Pakistani President Mohammed Zia ul-Haq said today that the Soviet Union and its Afghan ally have suffered 60,000-70,000 casualties in less than six years of warfare in Afghanistan and predicted that Moscow will conclude sooner or later that "there is no military solution."

Zia spoke in an hour-long interview that also covered his hopes for improved relations with Indian Prime Minister Rajiv Gandhi, whom he will meet at the United Nations here Wednesday. In addition, he discussed the more limited, nonmilitary role he sees for himself and the currently banned opposition parties when martial law is lifted by the end of the year.

The Pakistani leader, who addresses the U.N. General Assembly on Wednesday, also said that Benazir Bhutto, a leading figure of the main opposition Pakistan People's Party who has been under 90-day house arrest since late August, "can leave the country any time" and is expected to go back to France before Nov. 6. She had returned to Pakistan from France to attend her brother's funeral.

Zia expressed long-term hopes, but few short-range expectations, for the Afghan policy of the new Soviet leader, Mikhail Gorbachev. He depicted Gorbachev as taking a "wait and see" attitude toward the Afghan war while being preoccupied with internal questions.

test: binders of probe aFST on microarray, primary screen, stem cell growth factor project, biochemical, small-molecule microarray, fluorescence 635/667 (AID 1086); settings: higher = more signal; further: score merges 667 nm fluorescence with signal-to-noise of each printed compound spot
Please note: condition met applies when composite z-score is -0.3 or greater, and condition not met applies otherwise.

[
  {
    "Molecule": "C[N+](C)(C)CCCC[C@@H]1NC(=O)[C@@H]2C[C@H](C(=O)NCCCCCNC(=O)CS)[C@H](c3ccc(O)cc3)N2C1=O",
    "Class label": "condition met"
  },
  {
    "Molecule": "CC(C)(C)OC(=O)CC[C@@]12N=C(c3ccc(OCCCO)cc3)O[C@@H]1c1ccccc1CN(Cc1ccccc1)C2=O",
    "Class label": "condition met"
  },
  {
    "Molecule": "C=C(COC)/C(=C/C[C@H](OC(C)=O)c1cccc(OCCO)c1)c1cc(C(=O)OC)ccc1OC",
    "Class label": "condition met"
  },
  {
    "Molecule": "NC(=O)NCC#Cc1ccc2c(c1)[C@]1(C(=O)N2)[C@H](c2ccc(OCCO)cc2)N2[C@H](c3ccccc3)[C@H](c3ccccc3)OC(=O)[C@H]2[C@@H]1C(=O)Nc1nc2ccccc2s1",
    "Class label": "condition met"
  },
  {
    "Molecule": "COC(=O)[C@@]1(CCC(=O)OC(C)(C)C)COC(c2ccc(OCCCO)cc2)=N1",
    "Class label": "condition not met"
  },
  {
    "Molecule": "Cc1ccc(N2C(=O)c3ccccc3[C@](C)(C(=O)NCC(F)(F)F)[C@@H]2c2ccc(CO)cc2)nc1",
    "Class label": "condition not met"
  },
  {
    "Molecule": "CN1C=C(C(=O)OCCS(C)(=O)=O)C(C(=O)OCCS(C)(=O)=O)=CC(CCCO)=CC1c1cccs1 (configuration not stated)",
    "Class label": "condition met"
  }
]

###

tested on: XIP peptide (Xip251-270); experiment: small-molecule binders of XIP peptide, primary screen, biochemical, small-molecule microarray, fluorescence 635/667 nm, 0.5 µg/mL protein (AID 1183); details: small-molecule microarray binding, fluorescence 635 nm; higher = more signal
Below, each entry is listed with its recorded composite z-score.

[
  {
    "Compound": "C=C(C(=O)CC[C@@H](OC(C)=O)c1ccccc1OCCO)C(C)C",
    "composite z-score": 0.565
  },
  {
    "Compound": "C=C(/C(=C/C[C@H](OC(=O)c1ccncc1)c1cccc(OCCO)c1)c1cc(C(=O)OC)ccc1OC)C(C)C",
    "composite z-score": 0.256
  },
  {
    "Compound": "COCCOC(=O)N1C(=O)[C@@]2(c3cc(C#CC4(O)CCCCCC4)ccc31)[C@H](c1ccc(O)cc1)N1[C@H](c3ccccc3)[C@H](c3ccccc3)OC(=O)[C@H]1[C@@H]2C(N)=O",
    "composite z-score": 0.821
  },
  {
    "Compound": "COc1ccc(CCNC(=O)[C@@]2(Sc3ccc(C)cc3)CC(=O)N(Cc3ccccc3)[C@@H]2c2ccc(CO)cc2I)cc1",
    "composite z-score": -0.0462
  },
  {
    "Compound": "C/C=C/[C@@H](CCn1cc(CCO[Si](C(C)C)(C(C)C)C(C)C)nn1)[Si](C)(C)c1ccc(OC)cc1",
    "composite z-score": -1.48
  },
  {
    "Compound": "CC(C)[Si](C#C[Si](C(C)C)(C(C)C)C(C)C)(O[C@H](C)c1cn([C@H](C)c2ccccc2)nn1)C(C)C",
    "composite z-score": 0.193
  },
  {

Meeting Zia in Moscow as he took power last March, Gorbachev delivered a personal warning about what he charged was Pakistan's aid to the Afghan resistance. Zia said that in the seven months since that meeting, the Soviets have intensified both their military activity inside Afghanistan and their "border violations" on the Pakistani side of the Afghan-Pakistani line.

In the war zone, said Zia, the intensification of Soviet military activity in four offensives so far this year has caused higher casualties on all sides, but "it has not made much difference to the activities of the freedom fighters inside Afghanistan."

Discussing the military situation in Afghanistan, Zia, a career soldier who took power under martial law in 1977, said that although actual numbers are much smaller, the Soviets have suffered proportionately greater combat troop losses than did the United States in Vietnam or the allies in World War II.